The Banana, the Fall - and what manufacturers can learn from it for risk management of the medical devices

What does risk management of the medical devices have to do with bananas? A lot. Why? Find out in this article on risk analysis according to ISO 14971. It explains, for example, how manufacturers of medical devices can avoid misunderstandings in their technical documentation - especially regarding the assessment of the indirect damage caused by in vitro diagnostics (IVD).

Manufacturers of medical devices/in vitro diagnostics (IVD) must ensure that their products perform as they claim and are safe - that is, free of unacceptable risks. These requirements are set by the EU Medical Device Regulation (EU) 2017/745 (MDR) and the EU In Vitro Diagnostic Medical Device Regulation (EU) 2017/746 (IVDR), as well as by ISO 13485 and various international regulations.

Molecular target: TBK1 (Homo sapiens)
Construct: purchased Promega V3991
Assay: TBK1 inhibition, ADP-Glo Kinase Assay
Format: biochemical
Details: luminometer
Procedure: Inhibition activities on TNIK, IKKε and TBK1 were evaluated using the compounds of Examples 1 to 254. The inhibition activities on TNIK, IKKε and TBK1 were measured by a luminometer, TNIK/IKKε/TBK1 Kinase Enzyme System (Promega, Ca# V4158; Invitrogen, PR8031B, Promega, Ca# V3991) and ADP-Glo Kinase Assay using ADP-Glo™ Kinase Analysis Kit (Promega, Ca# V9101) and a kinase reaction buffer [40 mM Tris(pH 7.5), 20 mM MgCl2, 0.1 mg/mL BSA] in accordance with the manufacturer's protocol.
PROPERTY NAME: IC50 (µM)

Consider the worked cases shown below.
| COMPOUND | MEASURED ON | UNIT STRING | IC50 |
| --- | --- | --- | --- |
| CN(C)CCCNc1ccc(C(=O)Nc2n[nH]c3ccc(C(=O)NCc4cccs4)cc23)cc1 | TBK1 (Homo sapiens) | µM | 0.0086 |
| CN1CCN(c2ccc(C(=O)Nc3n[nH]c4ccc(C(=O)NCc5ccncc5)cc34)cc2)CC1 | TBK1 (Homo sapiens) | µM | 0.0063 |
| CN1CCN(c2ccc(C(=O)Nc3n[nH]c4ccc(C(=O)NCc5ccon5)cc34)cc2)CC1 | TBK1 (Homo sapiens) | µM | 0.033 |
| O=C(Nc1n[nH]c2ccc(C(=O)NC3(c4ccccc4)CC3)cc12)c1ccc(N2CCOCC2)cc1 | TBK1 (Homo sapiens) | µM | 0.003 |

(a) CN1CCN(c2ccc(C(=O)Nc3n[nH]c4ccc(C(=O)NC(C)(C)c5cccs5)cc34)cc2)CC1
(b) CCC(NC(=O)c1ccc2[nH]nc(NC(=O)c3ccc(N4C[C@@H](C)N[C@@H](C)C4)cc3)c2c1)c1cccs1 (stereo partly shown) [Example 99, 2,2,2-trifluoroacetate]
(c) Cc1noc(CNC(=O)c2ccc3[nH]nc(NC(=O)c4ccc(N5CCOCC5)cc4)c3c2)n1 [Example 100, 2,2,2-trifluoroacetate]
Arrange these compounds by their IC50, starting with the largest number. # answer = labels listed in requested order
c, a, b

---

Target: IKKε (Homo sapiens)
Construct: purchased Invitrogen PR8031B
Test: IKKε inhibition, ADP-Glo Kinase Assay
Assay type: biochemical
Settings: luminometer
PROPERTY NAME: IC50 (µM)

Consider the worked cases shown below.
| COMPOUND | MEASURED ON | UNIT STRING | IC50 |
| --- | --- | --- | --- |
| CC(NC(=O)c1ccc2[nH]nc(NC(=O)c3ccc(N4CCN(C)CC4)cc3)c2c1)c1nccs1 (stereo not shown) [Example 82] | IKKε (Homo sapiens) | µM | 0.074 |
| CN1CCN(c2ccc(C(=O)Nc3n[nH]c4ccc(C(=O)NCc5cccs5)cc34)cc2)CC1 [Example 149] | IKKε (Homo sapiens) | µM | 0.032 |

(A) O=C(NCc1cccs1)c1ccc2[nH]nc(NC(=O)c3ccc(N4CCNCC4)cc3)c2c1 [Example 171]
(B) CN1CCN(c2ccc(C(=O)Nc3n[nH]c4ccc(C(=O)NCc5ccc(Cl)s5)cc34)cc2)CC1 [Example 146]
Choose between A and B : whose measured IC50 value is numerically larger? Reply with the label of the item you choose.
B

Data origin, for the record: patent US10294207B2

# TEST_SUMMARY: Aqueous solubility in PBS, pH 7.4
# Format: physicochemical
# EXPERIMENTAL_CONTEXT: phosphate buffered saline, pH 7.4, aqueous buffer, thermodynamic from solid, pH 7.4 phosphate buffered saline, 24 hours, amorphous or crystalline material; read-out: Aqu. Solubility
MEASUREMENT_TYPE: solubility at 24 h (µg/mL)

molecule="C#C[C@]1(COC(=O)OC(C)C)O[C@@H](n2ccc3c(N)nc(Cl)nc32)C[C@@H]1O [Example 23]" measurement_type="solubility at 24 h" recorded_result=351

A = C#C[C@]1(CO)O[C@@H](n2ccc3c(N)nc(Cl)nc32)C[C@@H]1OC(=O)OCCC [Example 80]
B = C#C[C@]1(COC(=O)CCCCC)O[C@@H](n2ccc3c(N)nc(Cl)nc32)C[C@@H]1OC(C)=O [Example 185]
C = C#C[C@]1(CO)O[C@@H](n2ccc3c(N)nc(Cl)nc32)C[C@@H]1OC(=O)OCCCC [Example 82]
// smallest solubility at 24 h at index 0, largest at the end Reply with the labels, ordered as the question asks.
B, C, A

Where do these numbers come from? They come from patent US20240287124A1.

ISO 14971 "Medical devices - Application of risk management of the medical devices" supports European manufacturers in achieving this goal and setting up a MDR/IVDR-compliant risk management process. However, we have noticed time and again that there are misunderstandings about the terms used in ISO 14971 and that, for example, hazardous situations and the foreseeable sequence of events are not adequately described. Therefore, we would like to bring light into the darkness with this article. In addition, we would also like to highlight the special features of in vitro diagnostic devices (IVD), since these products do not always cause damages directly. You may be wondering what ISO standards and EU directives have to do with a banana mentioned at the beginning? Quite a lot.